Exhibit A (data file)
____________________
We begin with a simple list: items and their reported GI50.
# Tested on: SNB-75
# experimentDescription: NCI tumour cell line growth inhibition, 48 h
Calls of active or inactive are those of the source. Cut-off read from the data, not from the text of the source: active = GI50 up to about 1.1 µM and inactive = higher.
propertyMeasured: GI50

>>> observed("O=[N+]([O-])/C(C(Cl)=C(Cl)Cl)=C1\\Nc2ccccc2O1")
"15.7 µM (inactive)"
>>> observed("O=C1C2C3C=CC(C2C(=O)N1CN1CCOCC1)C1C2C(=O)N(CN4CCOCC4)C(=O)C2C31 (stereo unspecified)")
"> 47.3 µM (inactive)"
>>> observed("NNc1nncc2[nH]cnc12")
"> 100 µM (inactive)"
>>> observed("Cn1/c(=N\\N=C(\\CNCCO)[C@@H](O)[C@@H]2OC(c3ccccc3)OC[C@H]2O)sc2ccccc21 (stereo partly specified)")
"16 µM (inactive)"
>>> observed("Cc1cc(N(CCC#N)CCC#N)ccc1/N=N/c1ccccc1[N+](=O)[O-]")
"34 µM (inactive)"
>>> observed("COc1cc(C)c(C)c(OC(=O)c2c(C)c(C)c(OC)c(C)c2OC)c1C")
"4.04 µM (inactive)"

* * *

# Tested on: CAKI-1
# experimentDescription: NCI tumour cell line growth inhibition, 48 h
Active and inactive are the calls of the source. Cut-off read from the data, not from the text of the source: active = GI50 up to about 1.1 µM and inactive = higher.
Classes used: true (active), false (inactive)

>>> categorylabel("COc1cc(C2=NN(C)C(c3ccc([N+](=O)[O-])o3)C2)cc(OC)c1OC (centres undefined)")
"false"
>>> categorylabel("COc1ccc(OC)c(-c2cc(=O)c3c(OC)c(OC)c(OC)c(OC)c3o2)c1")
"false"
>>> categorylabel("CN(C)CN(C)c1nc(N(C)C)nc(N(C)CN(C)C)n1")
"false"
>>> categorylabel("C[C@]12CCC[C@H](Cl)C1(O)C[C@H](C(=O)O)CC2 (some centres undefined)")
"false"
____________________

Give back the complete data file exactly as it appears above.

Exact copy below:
We begin with a simple list: items and their reported GI50.
# Tested on: SNB-75
# experimentDescription: NCI tumour cell line growth inhibition, 48 h
Calls of active or inactive are those of the source. Cut-off read from the data, not from the text of the source: active = GI50 up to about 1.1 µM and inactive = higher.
propertyMeasured: GI50

>>> observed("O=[N+]([O-])/C(C(Cl)=C(Cl)Cl)=C1\\Nc2ccccc2O1")
"15.7 µM (inactive)"
>>> observed("O=C1C2C3C=CC(C2C(=O)N1CN1CCOCC1)C1C2C(=O)N(CN4CCOCC4)C(=O)C2C31 (stereo unspecified)")
"> 47.3 µM (inactive)"
>>> observed("NNc1nncc2[nH]cnc12")
"> 100 µM (inactive)"
>>> observed("Cn1/c(=N\\N=C(\\CNCCO)[C@@H](O)[C@@H]2OC(c3ccccc3)OC[C@H]2O)sc2ccccc21 (stereo partly specified)")
"16 µM (inactive)"
>>> observed("Cc1cc(N(CCC#N)CCC#N)ccc1/N=N/c1ccccc1[N+](=O)[O-]")
"34 µM (inactive)"
>>> observed("COc1cc(C)c(C)c(OC(=O)c2c(C)c(C)c(OC)c(C)c2OC)c1C")
"4.04 µM (inactive)"

* * *

# Tested on: CAKI-1
# experimentDescription: NCI tumour cell line growth inhibition, 48 h
Active and inactive are the calls of the source. Cut-off read from the data, not from the text of the source: active = GI50 up to about 1.1 µM and inactive = higher.
Classes used: true (active), false (inactive)

>>> categorylabel("COc1cc(C2=NN(C)C(c3ccc([N+](=O)[O-])o3)C2)cc(OC)c1OC (centres undefined)")
"false"
>>> categorylabel("COc1ccc(OC)c(-c2cc(=O)c3c(OC)c(OC)c(OC)c(OC)c3o2)c1")
"false"
>>> categorylabel("CN(C)CN(C)c1nc(N(C)C)nc(N(C)CN(C)C)n1")
"false"
>>> categorylabel("C[C@]12CCC[C@H](Cl)C1(O)C[C@H](C(=O)O)CC2 (some centres undefined)")
"false"